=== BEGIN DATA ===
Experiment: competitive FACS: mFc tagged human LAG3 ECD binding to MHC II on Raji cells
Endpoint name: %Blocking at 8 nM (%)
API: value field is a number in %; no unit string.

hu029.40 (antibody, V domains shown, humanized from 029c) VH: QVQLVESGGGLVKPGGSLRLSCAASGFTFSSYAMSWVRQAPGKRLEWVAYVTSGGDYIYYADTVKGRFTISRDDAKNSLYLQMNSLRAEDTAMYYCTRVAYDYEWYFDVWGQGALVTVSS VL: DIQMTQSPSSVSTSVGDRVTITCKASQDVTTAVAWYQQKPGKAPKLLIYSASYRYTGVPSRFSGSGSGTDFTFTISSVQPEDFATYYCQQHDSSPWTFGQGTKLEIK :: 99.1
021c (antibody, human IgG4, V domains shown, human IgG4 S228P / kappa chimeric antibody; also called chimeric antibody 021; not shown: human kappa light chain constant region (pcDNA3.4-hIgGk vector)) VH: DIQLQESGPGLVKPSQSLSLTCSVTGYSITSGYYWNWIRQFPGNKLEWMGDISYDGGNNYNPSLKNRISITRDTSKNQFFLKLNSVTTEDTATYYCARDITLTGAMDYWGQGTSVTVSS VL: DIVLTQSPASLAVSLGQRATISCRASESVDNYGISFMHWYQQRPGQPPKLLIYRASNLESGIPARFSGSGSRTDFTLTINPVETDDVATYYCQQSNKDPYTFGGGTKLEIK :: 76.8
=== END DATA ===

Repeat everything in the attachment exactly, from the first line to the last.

Experiment: competitive FACS: mFc tagged human LAG3 ECD binding to MHC II on Raji cells
Endpoint name: %Blocking at 8 nM (%)
API: value field is a number in %; no unit string.

hu029.40 (antibody, V domains shown, humanized from 029c) VH: QVQLVESGGGLVKPGGSLRLSCAASGFTFSSYAMSWVRQAPGKRLEWVAYVTSGGDYIYYADTVKGRFTISRDDAKNSLYLQMNSLRAEDTAMYYCTRVAYDYEWYFDVWGQGALVTVSS VL: DIQMTQSPSSVSTSVGDRVTITCKASQDVTTAVAWYQQKPGKAPKLLIYSASYRYTGVPSRFSGSGSGTDFTFTISSVQPEDFATYYCQQHDSSPWTFGQGTKLEIK :: 99.1
021c (antibody, human IgG4, V domains shown, human IgG4 S228P / kappa chimeric antibody; also called chimeric antibody 021; not shown: human kappa light chain constant region (pcDNA3.4-hIgGk vector)) VH: DIQLQESGPGLVKPSQSLSLTCSVTGYSITSGYYWNWIRQFPGNKLEWMGDISYDGGNNYNPSLKNRISITRDTSKNQFFLKLNSVTTEDTATYYCARDITLTGAMDYWGQGTSVTVSS VL: DIVLTQSPASLAVSLGQRATISCRASESVDNYGISFMHWYQQRPGQPPKLLIYRASNLESGIPARFSGSGSRTDFTLTINPVETDDVATYYCQQSNKDPYTFGGGTKLEIK :: 76.8